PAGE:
Why Do Migraines Make You Nauseous?
Have you ever asked yourself why you feel nauseous when a migraine strikes? It’s like the psalmist said, “My soul is in anguish. How long, O Lord, how long?” From my experience, I have learned that it is important to understand the underlying causes of symptoms like nausea before we can find solutions. Let’s dive into why nausea so often accompanies a migraine and what we can do about it. 

Increased Sensitivity to Pain 
First and foremost, it is important to understand that migraine patients experience pain differently than those who do not suffer from migraines. People with migraines often have increased sensitivity to pain due to abnormalities in the brain's pain processing pathways. This means that even mild sensations may be perceived as intense pain, which can trigger feelings of nausea. 

Changes in Brain Chemistry 
Migraine headaches also cause changes in brain chemistry, which can lead to vomiting and other gastrointestinal problems such as nausea. During a migraine attack, certain chemicals are released that affect the digestive system and can cause nausea as well as abdominal cramping and bloating. These changes in brain chemistry also affect the brainstem – an area of the brain responsible for controlling vomiting – resulting in reflexive episodes of nausea or vomiting during a migraine attack. Additionally, some medications used for treating migraines can also contribute to feelings of nausea due to their effect on blood pressure and heart rate. 

Dehydration & Stress 
Finally, dehydration and stress are two additional triggers of nausea during a migraine attack. Dehydration occurs when there is an imbalance between the amount of water lost by your body through sweat or urination and the amount taken in by drinking fluids or eating food containing water. When this happens, electrolytes become imbalanced leading to dehydration which can make one more susceptible to feeling nauseous during a migraine attack. Stress is another common trigger for both migraines and feelings of nausea; intense stress has been linked with increased severity of attacks as well as increased risk for recurrent migraines over time.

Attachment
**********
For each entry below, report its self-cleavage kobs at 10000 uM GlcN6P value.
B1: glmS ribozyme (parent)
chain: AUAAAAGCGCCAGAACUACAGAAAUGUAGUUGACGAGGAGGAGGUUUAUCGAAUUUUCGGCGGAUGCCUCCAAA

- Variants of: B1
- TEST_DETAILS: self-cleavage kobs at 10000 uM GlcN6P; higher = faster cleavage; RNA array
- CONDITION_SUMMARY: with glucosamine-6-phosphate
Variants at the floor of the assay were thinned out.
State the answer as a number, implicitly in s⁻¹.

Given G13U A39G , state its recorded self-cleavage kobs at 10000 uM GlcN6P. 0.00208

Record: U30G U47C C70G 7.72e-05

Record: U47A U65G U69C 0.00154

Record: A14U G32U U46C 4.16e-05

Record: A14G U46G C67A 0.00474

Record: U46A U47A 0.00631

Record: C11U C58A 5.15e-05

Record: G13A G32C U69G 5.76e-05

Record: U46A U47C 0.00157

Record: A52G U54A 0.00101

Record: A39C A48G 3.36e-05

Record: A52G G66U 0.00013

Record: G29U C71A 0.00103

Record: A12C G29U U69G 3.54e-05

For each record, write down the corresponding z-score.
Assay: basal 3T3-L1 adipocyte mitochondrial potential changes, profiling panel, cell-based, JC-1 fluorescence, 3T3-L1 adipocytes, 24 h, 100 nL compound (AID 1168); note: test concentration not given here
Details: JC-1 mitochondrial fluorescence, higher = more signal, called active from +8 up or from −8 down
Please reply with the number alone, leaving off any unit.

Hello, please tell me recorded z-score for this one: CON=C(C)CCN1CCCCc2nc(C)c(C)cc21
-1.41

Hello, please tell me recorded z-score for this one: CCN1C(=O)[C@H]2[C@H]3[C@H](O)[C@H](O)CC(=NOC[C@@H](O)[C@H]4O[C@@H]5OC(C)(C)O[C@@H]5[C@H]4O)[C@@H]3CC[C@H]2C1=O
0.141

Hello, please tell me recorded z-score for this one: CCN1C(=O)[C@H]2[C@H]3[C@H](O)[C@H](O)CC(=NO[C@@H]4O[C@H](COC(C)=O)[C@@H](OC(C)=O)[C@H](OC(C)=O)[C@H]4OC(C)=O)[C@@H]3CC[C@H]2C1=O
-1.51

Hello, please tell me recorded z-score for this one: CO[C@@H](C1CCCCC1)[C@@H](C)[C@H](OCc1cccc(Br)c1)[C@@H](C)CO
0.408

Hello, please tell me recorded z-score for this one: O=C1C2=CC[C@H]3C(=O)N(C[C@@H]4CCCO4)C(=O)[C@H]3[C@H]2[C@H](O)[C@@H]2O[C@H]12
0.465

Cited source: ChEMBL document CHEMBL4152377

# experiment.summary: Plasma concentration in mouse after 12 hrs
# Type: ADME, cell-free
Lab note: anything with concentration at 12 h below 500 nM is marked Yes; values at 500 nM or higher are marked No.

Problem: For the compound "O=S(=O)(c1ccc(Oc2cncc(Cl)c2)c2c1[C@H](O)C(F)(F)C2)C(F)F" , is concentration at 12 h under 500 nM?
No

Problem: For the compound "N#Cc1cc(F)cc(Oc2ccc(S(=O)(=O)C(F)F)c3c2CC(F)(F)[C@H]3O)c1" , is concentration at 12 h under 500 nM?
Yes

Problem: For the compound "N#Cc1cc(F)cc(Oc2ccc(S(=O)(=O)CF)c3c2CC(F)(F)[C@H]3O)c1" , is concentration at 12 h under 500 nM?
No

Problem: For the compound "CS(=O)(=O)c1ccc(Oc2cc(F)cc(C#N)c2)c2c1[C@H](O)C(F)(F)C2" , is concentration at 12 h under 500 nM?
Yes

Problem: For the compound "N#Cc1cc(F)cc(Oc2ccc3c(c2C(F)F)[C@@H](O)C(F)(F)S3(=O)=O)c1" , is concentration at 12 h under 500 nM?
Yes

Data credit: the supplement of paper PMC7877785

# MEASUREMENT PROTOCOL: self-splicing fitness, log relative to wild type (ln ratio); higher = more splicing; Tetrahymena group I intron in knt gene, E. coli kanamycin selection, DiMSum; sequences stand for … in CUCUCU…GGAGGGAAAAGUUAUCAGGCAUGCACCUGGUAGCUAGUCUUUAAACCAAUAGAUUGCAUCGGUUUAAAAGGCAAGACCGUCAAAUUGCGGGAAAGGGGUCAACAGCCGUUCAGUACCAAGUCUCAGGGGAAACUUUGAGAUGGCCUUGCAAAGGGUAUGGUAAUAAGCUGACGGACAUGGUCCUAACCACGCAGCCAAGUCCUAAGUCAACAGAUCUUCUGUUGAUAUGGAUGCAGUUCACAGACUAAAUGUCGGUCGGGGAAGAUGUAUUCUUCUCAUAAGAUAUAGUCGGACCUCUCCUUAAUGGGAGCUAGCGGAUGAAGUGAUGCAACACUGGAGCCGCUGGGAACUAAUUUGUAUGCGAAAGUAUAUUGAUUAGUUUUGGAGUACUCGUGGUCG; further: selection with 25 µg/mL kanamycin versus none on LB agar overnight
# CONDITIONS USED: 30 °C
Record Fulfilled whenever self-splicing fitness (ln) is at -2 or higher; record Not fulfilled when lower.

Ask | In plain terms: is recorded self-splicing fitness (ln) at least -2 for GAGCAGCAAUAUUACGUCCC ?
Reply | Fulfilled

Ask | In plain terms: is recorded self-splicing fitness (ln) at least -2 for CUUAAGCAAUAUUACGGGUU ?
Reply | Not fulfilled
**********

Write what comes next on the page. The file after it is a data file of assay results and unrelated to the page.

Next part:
No matter what causes your nausea with your migraines - whether it be changes in brain chemistry, increased sensitivity to pain or dehydration/stress - understanding why you get nauseous may help you manage your symptoms better. Taking steps such as staying hydrated, avoiding triggers such as stress/caffeine/alcohol/certain foods etc., practicing relaxation techniques like deep breathing etc., may help reduce your chances of getting hit with debilitating migraines accompanied by nausea! 

If these measures don't work, it's time to decrease inflammation in your body. I used to experience 16 to 24 debilitating migraine days a month and now have less than 1-1/2 days by doing this.  There is an 11 Day Jumpstart next month that will walk you through exactly how step by step.  Click Here for details and leave a comment on this blog or contact me if you want in! 


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